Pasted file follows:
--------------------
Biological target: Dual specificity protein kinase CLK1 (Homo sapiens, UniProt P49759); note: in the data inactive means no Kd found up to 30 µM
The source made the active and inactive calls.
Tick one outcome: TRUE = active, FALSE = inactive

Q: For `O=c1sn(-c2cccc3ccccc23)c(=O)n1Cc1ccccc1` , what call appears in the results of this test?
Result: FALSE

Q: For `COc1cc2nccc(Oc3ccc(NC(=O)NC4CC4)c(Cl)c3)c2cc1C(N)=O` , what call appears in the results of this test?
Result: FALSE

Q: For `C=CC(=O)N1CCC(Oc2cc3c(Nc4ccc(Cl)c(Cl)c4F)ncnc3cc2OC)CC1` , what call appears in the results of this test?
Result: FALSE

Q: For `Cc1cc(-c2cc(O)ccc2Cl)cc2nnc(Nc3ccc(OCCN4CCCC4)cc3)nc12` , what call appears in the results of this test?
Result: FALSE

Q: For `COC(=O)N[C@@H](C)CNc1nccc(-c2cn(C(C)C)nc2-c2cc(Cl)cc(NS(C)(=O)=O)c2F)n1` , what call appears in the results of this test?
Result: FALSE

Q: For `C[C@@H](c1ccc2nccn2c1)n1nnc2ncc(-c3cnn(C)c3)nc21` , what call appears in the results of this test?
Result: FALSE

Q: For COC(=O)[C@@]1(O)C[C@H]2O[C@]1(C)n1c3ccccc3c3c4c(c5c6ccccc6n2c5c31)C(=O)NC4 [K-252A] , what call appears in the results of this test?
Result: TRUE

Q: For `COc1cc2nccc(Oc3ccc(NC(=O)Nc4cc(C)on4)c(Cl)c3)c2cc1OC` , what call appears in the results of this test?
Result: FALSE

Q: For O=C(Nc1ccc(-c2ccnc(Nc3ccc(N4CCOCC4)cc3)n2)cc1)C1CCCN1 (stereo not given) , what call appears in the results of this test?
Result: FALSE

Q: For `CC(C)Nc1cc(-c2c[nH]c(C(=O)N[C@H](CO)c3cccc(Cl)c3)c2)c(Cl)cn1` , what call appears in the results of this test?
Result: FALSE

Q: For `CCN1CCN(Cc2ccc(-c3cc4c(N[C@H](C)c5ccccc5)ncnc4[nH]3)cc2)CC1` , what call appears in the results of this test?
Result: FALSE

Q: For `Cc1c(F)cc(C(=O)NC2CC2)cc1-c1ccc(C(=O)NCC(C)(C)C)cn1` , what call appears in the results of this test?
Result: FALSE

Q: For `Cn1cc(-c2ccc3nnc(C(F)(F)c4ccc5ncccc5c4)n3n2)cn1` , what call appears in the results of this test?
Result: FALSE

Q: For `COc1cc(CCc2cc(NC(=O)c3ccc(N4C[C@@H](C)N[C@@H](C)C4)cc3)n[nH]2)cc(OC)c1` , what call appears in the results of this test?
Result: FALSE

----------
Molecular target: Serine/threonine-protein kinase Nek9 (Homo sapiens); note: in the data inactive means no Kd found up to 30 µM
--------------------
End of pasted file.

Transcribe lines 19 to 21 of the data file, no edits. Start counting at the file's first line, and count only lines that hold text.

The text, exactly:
Result: FALSE

Q: For O=C(Nc1ccc(-c2ccnc(Nc3ccc(N4CCOCC4)cc3)n2)cc1)C1CCCN1 (stereo not given) , what call appears in the results of this test?
Result: FALSE